- Jun 18, '11 by needshaldolCivilized, you ought to know as you work hospice or worked hospice for years.
To think that there are kickbacks is a new thought for me!! Another poster said to call medicare. That is a bit of a joke sorry. There are too many cooks in medicare as in so many other fields that complaining of this in my opinion is like complaining that the weather ought to be better. I see the "medicare fraud" in the hospital almost every time I work. I work at a very good hospital (in top 5% CA) but that seems to mean not much other than less death? Less infection? We are a top heart hospital and alas now it seems we are a geriatric skilled nursing. Medicare bilking at its best. Old, demented, incontinent, unable to get out of bed patients, whom docs continue to treat with more and more procedures, blood transfusions, etc. So, in my opinion, medicare bilking. As for Hospice? If Hospice was so great, why is it not in an acute hospital like ours? Answer: because no medicare involved when someone on hospice, so no profit for hospital even if non-profit hospital which means little anyways. I work at non-profit hospital and I earn over 100K so one can imagine what top dogs are earning?
- Jun 18, '11 by nursemarionHome health is required to give the Medicare Hotline number to all patients to call and report any complaints. You can call 1-800-HHS-TIPS- the Inspector General office to report fraud or suspicious activity. There are strict rules and I am sure they apply to hospice as well.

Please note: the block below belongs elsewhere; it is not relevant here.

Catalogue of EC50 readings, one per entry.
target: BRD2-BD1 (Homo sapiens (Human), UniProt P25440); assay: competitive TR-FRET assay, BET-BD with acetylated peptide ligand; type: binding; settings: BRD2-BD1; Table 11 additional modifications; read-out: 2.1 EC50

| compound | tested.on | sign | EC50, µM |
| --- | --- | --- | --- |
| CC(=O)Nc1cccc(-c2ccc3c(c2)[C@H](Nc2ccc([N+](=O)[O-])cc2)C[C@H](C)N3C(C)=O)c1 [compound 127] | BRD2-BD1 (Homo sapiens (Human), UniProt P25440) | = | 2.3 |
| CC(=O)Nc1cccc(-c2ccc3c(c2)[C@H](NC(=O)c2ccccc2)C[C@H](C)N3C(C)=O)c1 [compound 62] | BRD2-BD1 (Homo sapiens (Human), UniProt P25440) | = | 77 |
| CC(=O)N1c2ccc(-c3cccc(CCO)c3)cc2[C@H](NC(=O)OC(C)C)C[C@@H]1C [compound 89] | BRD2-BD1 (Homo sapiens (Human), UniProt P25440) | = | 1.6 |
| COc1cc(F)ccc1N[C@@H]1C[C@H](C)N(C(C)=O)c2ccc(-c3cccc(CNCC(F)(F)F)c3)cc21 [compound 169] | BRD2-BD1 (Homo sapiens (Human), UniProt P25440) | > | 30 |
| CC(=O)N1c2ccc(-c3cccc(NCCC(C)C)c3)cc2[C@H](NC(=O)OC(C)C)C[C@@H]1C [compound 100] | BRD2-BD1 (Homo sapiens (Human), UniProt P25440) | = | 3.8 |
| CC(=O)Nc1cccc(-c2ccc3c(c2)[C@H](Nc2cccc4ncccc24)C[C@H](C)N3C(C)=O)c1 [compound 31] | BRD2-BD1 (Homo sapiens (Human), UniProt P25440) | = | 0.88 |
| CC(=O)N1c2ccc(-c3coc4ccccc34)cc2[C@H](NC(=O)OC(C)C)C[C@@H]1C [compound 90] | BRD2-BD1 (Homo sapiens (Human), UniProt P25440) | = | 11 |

- Jun 19, '11 by needshaldolYes CXG there are strict rules but but who is even going to think of calling when one is in such a stressed out situation and when we all believe health system and rely on them? It does not happen that easily. It is not just medicare and hospice but the U.S. health system totally.
- Jun 19, '11 by nursemarionI have to agree with you there. The whole system is so disillusioning. You have to wonder how it got this way. I suppose if you did not know what is right and what should be you would just accept what is.
- Jun 20, '11 by civilizedThe HHS Hotline number, don't bother. I not only called several times, I notified state agencies during abuse I was witnessing. Never did any investigator interview me. Never! HHS, they do not respond. It's hard to believe, but they do not respond! It sounds like I'm making it up, and it felt like I was in a nightmere while it was happening. I just discovered in 1 year, the Hospice I was thrown out of after reporting abuse, had 7 nurses who were hired and quit for my position, in 1 year. They all witnessed abuse and instead of risking their jobs, they found other positions and quit. As for the poor aides, there were 9 of them. They called everyone from the department of public health, health and human services, and even the National Hospice and Palliative care nurses org & National Hospice Org. I saw the letters they wrote, begging for help for these patients. It is still hard to believe because it was totally contrary to what I knew for 3 decades in nursing. And I witnessed it first hard. Certainly just as we see in politics on a daily basis, it is happening in healthcare, the compassion is disappearing. It's all about the bottom line. Greedy corporations. It's very sad.